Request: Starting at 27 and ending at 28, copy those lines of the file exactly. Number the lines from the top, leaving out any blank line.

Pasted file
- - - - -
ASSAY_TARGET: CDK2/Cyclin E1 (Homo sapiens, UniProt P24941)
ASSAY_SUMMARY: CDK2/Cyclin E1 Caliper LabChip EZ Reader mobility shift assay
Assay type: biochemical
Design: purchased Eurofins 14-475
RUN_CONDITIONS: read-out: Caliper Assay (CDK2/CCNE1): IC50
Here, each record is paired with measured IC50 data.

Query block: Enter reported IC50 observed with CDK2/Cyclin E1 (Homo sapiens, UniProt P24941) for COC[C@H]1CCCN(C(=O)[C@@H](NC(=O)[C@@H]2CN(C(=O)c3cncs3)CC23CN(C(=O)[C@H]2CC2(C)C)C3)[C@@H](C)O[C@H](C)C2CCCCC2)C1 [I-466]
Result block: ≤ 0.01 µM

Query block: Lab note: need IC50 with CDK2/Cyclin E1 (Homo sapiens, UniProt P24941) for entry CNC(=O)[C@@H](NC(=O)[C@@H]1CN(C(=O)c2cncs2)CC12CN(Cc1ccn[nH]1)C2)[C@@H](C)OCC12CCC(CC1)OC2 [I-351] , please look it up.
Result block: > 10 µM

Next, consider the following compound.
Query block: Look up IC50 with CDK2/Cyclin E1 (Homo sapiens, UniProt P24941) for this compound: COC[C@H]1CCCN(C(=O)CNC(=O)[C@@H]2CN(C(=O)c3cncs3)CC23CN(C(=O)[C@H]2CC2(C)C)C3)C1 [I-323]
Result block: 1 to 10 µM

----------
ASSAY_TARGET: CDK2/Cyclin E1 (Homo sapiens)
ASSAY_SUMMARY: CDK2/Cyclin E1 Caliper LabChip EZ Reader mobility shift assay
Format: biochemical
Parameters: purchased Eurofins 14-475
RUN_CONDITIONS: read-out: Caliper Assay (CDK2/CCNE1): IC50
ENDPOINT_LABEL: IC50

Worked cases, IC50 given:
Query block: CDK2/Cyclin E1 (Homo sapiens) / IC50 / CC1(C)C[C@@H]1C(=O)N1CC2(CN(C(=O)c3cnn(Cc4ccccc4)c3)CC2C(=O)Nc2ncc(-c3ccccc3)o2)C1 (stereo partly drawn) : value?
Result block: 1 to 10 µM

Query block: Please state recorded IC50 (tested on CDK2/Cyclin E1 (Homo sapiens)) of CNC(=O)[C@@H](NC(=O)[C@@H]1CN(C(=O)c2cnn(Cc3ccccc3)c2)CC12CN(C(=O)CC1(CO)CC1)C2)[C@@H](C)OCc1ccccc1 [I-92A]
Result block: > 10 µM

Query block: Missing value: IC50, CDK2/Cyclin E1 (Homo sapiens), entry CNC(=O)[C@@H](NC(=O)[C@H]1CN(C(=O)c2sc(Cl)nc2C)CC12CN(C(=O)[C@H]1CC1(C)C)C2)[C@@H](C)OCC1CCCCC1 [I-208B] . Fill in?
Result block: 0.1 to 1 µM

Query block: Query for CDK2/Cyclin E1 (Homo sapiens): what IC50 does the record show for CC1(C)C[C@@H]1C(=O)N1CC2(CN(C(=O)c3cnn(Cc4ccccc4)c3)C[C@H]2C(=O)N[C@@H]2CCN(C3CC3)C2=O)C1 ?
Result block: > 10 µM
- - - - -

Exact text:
Result block: 0.1 to 1 µM

Query block: Query for CDK2/Cyclin E1 (Homo sapiens): what IC50 does the record show for CC1(C)C[C@@H]1C(=O)N1CC2(CN(C(=O)c3cnn(Cc4ccccc4)c3)C[C@H]2C(=O)N[C@@H]2CCN(C3CC3)C2=O)C1 ?